Parade/Festival: Fish Parade. The Fish Parade is a mile-long procession through the streets of the Hunts Point neighborhood of the Bronx, featuring a caravan of marchers and colorful “floats” created by visual and performance artists, incorporating issues of environmental awareness and community advocacy. The parade ends in Barretto Point Park with music, more art, and local businesses at the Hunts Point Summer Festival. Parade begins at Hunts Point Riverside Park (Lafayette Ave.) and ends at Barretto Point Park, Tiffany St./Viele Ave., Bronx. Parade: 11:30 – 12pm; Festival, 12-5pm >>

Music/Dance/Poetry: Black Joy in the Hour of Chaos. A cycle of musical, dance and spoken word poetry performances that evoke “black joy,” invoking the history of Harlem, the legacy of hip-hop, the Great Migration, New Orleans ‘second line’ parades and contemporary racial politics. Marc Bamuthi Joseph has composed a participatory performance to activate and engage the public. We are invited to congregate regularly under a parachute-turned-revival-tent for moments of intimate performance and celebration. On the plaza of the Adam Clayton Powell, Jr. State Office Building, 163 W. 125th St., NYC, 12-5PM >>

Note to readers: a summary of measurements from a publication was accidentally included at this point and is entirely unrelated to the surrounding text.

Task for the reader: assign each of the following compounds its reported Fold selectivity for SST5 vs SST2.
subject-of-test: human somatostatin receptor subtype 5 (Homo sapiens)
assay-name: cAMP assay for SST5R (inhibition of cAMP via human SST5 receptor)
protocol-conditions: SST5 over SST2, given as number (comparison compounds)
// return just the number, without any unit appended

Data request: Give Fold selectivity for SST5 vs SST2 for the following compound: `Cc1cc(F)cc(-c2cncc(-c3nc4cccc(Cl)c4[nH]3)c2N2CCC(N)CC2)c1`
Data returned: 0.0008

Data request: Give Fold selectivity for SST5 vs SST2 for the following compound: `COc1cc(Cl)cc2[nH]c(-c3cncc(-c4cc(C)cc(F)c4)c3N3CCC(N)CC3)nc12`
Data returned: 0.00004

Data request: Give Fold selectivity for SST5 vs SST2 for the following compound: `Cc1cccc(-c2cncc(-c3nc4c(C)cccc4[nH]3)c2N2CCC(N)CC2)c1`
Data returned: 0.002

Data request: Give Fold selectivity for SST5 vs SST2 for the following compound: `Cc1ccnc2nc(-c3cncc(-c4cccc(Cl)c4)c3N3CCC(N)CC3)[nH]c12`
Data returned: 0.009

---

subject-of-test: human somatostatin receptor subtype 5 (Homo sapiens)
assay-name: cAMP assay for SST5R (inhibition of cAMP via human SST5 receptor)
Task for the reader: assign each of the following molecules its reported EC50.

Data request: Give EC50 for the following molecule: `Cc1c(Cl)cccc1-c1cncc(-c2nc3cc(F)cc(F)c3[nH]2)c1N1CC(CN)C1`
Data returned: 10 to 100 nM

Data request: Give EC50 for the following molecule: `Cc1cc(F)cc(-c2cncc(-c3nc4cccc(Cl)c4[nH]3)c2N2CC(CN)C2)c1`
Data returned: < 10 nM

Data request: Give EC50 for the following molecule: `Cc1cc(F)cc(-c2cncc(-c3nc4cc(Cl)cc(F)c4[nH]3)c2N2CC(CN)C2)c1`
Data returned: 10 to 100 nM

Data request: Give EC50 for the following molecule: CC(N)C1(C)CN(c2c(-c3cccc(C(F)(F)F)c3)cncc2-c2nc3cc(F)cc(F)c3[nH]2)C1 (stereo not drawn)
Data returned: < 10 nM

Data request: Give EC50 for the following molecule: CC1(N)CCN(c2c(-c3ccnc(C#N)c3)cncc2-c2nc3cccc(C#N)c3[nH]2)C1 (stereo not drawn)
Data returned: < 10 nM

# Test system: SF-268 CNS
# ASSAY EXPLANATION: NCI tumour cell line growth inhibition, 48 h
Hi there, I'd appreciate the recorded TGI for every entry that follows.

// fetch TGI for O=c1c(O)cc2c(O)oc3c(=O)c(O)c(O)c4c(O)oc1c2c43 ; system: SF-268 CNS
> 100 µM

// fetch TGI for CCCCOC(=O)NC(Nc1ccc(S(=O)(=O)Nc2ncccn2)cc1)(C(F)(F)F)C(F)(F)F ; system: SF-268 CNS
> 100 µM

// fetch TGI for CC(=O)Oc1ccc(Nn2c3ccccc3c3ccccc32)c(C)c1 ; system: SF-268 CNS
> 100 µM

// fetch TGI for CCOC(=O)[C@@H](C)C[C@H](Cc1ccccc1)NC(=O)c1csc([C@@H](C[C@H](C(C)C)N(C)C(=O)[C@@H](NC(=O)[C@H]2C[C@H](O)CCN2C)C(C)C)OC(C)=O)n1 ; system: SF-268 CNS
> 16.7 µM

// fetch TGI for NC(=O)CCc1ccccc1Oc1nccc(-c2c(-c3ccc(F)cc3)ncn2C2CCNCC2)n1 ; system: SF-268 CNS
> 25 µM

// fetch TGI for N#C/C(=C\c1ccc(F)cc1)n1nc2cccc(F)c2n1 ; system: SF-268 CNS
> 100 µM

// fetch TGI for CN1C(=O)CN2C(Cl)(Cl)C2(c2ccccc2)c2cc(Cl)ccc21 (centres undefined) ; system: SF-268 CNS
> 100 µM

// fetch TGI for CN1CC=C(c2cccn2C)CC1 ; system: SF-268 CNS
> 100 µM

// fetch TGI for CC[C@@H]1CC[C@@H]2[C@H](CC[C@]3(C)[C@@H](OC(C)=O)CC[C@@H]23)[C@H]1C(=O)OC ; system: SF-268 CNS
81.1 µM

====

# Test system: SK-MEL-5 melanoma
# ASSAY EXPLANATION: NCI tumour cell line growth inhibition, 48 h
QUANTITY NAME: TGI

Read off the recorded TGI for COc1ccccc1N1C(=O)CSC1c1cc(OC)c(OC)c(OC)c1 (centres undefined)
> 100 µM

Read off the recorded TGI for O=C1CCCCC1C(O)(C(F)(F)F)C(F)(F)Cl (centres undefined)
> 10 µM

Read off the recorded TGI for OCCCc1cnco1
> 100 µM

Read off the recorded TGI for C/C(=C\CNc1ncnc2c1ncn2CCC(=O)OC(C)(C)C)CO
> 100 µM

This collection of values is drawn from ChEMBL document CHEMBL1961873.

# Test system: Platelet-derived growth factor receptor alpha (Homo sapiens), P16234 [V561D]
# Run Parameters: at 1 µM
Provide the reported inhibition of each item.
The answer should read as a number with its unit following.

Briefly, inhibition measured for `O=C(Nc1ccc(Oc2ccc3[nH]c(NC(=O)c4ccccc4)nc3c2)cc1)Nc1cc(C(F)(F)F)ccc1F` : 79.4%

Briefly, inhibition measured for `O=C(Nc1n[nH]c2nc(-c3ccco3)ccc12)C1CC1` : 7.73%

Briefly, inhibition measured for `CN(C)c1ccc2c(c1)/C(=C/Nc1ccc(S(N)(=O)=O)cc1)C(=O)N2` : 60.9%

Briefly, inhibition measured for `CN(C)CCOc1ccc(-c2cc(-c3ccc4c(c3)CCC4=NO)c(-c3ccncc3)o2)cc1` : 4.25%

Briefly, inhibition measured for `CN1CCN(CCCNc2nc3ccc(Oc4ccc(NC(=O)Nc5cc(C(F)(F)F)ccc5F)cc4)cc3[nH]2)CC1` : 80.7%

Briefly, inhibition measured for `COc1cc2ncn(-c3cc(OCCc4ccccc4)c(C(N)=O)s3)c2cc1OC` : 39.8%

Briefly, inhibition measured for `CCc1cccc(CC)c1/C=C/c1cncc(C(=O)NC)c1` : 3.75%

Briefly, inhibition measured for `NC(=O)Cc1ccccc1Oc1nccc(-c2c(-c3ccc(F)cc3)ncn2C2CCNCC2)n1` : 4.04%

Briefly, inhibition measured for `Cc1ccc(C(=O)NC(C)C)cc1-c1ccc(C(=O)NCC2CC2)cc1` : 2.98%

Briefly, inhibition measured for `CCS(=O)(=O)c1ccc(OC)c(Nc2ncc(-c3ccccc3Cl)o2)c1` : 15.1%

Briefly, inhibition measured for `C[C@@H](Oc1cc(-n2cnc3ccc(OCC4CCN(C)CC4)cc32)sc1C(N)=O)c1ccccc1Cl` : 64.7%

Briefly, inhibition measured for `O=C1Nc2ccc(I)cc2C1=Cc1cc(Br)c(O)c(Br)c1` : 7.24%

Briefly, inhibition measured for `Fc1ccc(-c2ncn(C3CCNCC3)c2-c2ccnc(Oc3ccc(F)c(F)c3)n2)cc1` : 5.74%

Festival/Music/Dance: Inti Raymi. Inti Raymi, or the “Festival of the Sun,” is a celebration of the winter solstice throughout many Andean cultures in Bolivia, Peru and Ecuador. The shortest day of the year in the Andes Mountains, this event welcomes the sun, longer days, plantings and harvests to follow. This will be led by members of the Ecuadorean Kichwa Nation and will also include performers from Ayazamana and Kaylla. American Indian Museum Heye Center, Diker Pavilion, 1 Bowling Green, NYC, 1pm  >>